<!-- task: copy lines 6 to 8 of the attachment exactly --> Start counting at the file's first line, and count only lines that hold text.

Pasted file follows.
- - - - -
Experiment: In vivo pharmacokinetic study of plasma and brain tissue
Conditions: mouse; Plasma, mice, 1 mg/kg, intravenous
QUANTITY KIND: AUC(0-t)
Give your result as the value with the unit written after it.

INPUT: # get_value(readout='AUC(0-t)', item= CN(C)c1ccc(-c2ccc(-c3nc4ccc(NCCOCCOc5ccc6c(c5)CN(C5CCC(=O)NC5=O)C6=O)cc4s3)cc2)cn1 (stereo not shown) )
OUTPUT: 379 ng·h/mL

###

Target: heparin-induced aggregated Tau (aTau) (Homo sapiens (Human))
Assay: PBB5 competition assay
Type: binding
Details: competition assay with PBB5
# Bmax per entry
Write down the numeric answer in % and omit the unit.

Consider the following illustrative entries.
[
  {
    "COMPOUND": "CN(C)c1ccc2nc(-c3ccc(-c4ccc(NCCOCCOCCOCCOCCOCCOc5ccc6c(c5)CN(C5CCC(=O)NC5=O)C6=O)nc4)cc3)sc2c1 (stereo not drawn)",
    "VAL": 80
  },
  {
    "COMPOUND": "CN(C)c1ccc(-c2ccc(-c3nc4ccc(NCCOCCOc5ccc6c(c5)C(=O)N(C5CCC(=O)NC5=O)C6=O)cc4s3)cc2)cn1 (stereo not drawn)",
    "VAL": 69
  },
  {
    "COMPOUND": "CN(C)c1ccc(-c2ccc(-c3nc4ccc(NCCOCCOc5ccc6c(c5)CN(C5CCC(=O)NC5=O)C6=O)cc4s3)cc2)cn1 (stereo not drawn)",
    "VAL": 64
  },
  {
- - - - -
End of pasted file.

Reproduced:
OUTPUT: 379 ng·h/mL

###

Target: heparin-induced aggregated Tau (aTau) (Homo sapiens (Human))